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    2019-12-02

    It has been reported that NMDA receptor hypofunction upregulates the expression of immediate early genes in several hcv protease inhibitors regions [39], [40]. Consistent with this finding, we demonstrated that MK-801 increased the number of c-Fos-positive cells in the PVN and PC/RS (Fig. 5). Importantly, the MK-801-induced increase in the number of c-Fos-positive cells was selectively eliminated in the PVN of the CRTH2−/− mice (Fig. 5). We have previously demonstrated that CRTH2 also regulates LPS-induced emotional changes in the PVN [16]. Furthermore, CRTH2 deficiency did not affect c-Fos expression in the hippocampus and interconnected PFC (Fig. 5), which are implicated in the performance of the NORT [41]. These findings indicate that CRTH2 likely functions selectively to some extent in the PVN. Currently, the downstream intracellular signaling of CRTH2 in the PVN is unclear. We have previously demonstrated that CRTH2 signaling enhances the phosphorylation of MAP kinase in PC12 cells [47]. Given that c-Fos is induced by the ERK/MAP kinase pathway [48], ERK activation downstream of CRTH2 may be involved in the induction of c-Fos expression. The genetic association analysis indicated that CRTH2 haplotypes (SNP1 (rs575042)-SNP2 (rs4939469), SNP2-SNP3 (rs634681) and SNP1-SNP2-SNP3) were weakly associated with schizophrenia (Table 2), and each SNP in the CRTH2 gene was associated with human cognitive function, as demonstrated by the WCST, the WMS-R and the WAIS-III (Table 3). Importantly, a significant interaction between genotype and diagnosis was identified for SNP2 in Attention/Concentration in the WMS-R (Table 3). Using CRTH2−/− mice, we demonstrated that CRTH2-mediated signaling is involved in MK-801-induced cognitive dysfunction in the NORT (Fig. 3), a commonly used animal model of psychiatric disorders [19]. These findings are mutually supportive and indicate that CRTH2-mediated signaling may be related to human cognitive dysfunction in schizophrenia. However, considerable caution is necessary in the interpretation of these results because there are marked differences in memory systems across species [44]. Previous studies have reported that there is a significant association between SNP4 (rs11571288) of the CRTH2 gene and an increased risk for a specific IgE to food allergens in German children [49]. Furthermore, the haplotype SNP4-SNP5 (rs545659) is related to CRTH2 mRNA stability [50]. Currently, the functional consequence of each SNP is largely unknown. Future studies, particularly an analysis of the functional consequence of each SNP, are necessary to elucidate the role of CRTH2 in human cognitive function. In conclusion, our current study provides evidence suggesting that COX-1-PGD2-CRTH2 signaling is involved in cognitive function. The genetic deletion or pharmacological inhibition of CRTH2 ameliorates MK-801-induced cognitive dysfunction; thus, COX-1-PGD2-CRTH2 signaling may represent a potential therapeutic target for cognitive dysfunction in patients with psychiatric disorders.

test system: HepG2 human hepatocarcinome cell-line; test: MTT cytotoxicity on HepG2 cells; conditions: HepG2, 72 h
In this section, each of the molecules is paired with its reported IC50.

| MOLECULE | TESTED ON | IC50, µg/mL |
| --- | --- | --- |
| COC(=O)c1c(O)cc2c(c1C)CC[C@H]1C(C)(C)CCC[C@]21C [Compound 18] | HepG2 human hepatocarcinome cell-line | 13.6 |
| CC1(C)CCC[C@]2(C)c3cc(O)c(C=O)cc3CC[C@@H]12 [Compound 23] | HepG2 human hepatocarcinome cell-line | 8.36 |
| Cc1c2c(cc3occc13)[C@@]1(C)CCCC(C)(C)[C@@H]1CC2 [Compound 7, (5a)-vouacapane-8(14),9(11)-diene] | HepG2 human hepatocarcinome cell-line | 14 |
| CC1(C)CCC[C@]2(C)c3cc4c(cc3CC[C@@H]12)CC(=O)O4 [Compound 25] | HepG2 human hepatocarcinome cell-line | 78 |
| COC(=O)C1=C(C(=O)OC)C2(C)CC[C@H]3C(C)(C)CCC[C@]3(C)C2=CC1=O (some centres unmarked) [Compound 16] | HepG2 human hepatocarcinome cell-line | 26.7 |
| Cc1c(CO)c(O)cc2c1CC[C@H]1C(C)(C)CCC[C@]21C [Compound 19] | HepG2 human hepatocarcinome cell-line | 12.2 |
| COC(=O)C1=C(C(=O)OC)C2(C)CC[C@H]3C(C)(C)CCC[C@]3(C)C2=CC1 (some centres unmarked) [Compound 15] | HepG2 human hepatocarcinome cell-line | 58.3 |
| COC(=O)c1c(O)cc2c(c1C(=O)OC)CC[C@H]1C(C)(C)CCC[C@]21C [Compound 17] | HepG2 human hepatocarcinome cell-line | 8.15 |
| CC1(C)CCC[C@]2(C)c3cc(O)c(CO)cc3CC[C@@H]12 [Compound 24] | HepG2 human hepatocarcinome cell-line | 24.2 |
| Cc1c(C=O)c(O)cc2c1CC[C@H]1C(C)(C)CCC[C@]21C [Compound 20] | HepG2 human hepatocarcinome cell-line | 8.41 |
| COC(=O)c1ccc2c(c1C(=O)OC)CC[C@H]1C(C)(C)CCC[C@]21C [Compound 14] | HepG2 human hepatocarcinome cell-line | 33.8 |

Acknowledgments This work was supported in part by Grants-in-Aid for Scientific Research (KAKENHI), a Research Fellowship for Young Scientists (Y.O.), a Grant-in-Aid for Scientific Research on Innovative Areas (Comprehensive Brain Science Network) and the Program for Advancing Strategic International Networks to Accelerate the Circulation of Talented Researchers (S2603; H. Hashimoto) from the Japan Society for the Promotion of Science (JSPS) or the Ministry of Education, Culture, Sports, Science and Technology in Japan (MEXT).
    Introduction Depression is a complex neuropsychiatric disorder with core symptoms of depressed mood, anhedonia, irritability, and abnormalities in sleep and appetite [1]. Approximately, 15% of the population will experience depression at some point during their lifetime, and depression is associated with high morbidity and mortality [2]. Despite its high prevalence and socioeconomic burden, little is known about the etiology of depression. Accordingly, the conventional treatment of depression with antidepressant medications is effective in only approximately 50% of patients [3]. Therefore, establishing the molecular pathology underlying depression is important for improving treatment.